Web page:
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The interest for plant-based dairy substitutes is expanding rapidly and consumers are opting for nutritious and healthy dairy alternatives. The reduction of sugar using different exogenous enzymes in combination with lactic acid fermentation in a quinoa-based milk substitute was explored in this study. Different amylolytic enzymes were used to release sugar from the raw material, which were further metabolised to mannitol, due to fermentation with two heterofermentative lactic acid bacteria. Using these two biotechnological techniques enables the reduction of sugar, while also preserving some of the sweetness. Leuconostoc citreum TR116, and Lactobacillus brevis TR055 were isolated from sourdough. Both strains showed high viable cell counts with L. citreum TR116 > 8.4 and L. brevis TR055 > 9.3 log cfu/mL, and a reduction in pH to 3.7 and 3.5 respectively. When fructose was available, mannitol was produced in conjunction with acetic acid in addition to lactic acid. Due to these processes, the original glucose value was reduced from 50 mmol/100 g to approximately 30 mmol/100 g, which equates to a glucose reduction of 40%. In respect to mannitol production, both strains performed well: L. citreum TR116 showed a conversion factor of 1:1 from fructose to mannitol, while L. brevis TR055 showed a lower yield, with a conversion factor of 1:0.8. Glycaemic load was reduced by more than a third, bringing it down to the low range with a value of about 10. Overall, enzymatic modification in conjunction with mannitol-producing lactic acid bacteria shows great potential for further possible application in the development of nutritious and sugar reduced plant-based milk substitutes.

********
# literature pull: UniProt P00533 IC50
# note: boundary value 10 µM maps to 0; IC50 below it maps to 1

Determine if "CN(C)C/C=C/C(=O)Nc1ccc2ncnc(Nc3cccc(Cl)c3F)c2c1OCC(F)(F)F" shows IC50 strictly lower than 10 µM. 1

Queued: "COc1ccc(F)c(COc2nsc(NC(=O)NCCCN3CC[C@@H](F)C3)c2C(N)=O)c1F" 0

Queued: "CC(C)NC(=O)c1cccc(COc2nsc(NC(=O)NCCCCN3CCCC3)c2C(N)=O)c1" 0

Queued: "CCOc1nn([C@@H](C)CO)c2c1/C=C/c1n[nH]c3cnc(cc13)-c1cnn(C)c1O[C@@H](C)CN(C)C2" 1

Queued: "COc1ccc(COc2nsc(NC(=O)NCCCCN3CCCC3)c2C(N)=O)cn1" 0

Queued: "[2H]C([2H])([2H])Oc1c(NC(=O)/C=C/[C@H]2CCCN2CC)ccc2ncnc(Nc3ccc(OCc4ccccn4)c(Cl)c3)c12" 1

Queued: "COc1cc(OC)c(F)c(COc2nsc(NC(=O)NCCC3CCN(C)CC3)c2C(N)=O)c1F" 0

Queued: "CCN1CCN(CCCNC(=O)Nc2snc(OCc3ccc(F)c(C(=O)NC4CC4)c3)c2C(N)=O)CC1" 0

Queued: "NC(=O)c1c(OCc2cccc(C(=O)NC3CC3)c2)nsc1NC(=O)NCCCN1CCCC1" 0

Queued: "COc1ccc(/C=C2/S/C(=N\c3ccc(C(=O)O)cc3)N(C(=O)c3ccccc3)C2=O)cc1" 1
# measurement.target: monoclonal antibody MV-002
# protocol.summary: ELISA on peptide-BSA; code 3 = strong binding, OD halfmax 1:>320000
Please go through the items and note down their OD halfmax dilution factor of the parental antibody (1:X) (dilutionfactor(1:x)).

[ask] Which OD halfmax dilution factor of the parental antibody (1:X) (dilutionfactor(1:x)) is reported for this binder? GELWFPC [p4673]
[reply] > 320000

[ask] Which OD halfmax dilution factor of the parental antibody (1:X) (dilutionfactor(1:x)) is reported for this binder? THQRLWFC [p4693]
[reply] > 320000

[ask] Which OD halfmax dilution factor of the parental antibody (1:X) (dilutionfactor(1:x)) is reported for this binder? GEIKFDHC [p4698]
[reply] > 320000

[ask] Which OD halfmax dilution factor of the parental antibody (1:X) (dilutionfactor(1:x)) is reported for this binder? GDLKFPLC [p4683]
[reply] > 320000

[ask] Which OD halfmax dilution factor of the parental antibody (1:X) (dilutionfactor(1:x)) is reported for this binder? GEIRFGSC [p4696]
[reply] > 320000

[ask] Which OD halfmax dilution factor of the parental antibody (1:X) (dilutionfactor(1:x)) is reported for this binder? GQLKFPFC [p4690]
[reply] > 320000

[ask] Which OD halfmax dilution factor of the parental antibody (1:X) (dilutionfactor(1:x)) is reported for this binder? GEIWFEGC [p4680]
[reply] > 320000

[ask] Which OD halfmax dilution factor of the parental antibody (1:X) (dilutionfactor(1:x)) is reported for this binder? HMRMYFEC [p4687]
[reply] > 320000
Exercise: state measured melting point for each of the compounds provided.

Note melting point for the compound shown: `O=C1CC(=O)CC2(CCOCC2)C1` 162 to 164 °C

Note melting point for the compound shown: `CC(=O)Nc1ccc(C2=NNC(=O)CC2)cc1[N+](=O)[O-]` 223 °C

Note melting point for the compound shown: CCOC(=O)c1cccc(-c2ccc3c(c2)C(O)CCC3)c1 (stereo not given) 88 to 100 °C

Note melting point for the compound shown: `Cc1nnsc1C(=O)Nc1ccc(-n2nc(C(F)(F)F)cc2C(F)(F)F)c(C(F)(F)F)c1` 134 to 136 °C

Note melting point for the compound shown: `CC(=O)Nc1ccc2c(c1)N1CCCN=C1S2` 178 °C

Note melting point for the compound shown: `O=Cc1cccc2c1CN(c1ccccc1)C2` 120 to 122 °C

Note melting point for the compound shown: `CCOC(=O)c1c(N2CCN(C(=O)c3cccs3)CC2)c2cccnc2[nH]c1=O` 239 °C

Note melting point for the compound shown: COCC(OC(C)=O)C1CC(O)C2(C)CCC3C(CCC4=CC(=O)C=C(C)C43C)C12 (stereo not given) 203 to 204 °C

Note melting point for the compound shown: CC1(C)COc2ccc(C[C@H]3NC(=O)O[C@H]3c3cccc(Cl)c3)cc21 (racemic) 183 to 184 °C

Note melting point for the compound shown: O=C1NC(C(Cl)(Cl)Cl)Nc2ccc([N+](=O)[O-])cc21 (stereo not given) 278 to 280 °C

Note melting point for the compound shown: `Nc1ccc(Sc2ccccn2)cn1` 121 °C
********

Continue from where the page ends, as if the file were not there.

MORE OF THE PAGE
Jeske, S. et al., 2018. Polyol-producing lactic acid bacteria isolated from sourdough and their application to reduce sugar in a quinoa-based milk substitute. International Journal of Food Microbiology, 286, pp.31–36. Available at: http://dx.doi.org/10.1016/j.ijfoodmicro.2018.07.013.